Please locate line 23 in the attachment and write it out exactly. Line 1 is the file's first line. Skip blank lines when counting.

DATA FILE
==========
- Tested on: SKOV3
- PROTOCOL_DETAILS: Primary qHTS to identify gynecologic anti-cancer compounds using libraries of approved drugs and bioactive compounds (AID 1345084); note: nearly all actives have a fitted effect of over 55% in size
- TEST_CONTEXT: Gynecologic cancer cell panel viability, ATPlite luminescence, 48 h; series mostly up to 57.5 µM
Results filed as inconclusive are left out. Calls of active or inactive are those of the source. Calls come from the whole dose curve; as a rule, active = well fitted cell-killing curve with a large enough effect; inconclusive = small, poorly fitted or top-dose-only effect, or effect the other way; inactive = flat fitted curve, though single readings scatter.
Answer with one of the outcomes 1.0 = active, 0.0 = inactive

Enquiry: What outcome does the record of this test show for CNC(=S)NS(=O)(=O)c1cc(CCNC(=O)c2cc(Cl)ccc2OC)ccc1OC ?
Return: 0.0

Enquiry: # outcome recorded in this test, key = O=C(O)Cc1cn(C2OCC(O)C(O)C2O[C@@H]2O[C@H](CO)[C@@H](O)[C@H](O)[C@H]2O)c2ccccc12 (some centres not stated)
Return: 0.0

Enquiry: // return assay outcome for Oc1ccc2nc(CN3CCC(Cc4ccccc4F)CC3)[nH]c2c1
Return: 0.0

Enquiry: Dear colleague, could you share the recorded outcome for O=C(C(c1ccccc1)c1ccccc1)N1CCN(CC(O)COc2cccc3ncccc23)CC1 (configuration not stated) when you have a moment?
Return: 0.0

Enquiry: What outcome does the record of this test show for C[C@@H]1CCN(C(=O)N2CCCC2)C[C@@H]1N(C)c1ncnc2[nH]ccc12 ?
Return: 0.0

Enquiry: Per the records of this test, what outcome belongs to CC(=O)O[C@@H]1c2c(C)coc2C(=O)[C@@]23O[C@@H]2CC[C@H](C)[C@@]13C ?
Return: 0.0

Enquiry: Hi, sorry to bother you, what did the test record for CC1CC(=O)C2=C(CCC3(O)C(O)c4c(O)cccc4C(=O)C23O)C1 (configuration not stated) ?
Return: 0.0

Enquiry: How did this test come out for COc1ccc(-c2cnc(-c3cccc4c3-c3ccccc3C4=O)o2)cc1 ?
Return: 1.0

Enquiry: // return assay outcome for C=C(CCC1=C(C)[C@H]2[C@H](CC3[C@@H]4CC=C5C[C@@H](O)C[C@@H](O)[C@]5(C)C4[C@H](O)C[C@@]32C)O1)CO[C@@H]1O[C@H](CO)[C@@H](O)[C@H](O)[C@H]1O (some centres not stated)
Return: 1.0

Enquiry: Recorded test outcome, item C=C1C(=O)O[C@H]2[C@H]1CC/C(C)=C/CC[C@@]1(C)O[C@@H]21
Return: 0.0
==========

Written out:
Return: 1.0